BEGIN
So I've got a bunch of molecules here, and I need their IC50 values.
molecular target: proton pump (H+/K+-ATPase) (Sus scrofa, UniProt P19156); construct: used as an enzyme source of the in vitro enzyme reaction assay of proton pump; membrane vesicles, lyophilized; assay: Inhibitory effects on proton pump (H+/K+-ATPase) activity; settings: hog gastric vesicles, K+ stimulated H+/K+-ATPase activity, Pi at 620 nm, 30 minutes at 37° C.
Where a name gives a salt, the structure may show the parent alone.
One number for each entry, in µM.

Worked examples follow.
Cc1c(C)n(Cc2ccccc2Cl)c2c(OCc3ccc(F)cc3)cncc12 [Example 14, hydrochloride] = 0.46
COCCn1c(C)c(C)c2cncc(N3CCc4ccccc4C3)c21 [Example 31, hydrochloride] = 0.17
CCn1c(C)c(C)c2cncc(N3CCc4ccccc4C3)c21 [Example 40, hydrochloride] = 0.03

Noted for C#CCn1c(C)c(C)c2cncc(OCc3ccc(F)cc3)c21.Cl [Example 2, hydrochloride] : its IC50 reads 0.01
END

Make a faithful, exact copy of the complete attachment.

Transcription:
So I've got a bunch of molecules here, and I need their IC50 values.
molecular target: proton pump (H+/K+-ATPase) (Sus scrofa, UniProt P19156); construct: used as an enzyme source of the in vitro enzyme reaction assay of proton pump; membrane vesicles, lyophilized; assay: Inhibitory effects on proton pump (H+/K+-ATPase) activity; settings: hog gastric vesicles, K+ stimulated H+/K+-ATPase activity, Pi at 620 nm, 30 minutes at 37° C.
Where a name gives a salt, the structure may show the parent alone.
One number for each entry, in µM.

Worked examples follow.
Cc1c(C)n(Cc2ccccc2Cl)c2c(OCc3ccc(F)cc3)cncc12 [Example 14, hydrochloride] = 0.46
COCCn1c(C)c(C)c2cncc(N3CCc4ccccc4C3)c21 [Example 31, hydrochloride] = 0.17
CCn1c(C)c(C)c2cncc(N3CCc4ccccc4C3)c21 [Example 40, hydrochloride] = 0.03

Noted for C#CCn1c(C)c(C)c2cncc(OCc3ccc(F)cc3)c21.Cl [Example 2, hydrochloride] : its IC50 reads 0.01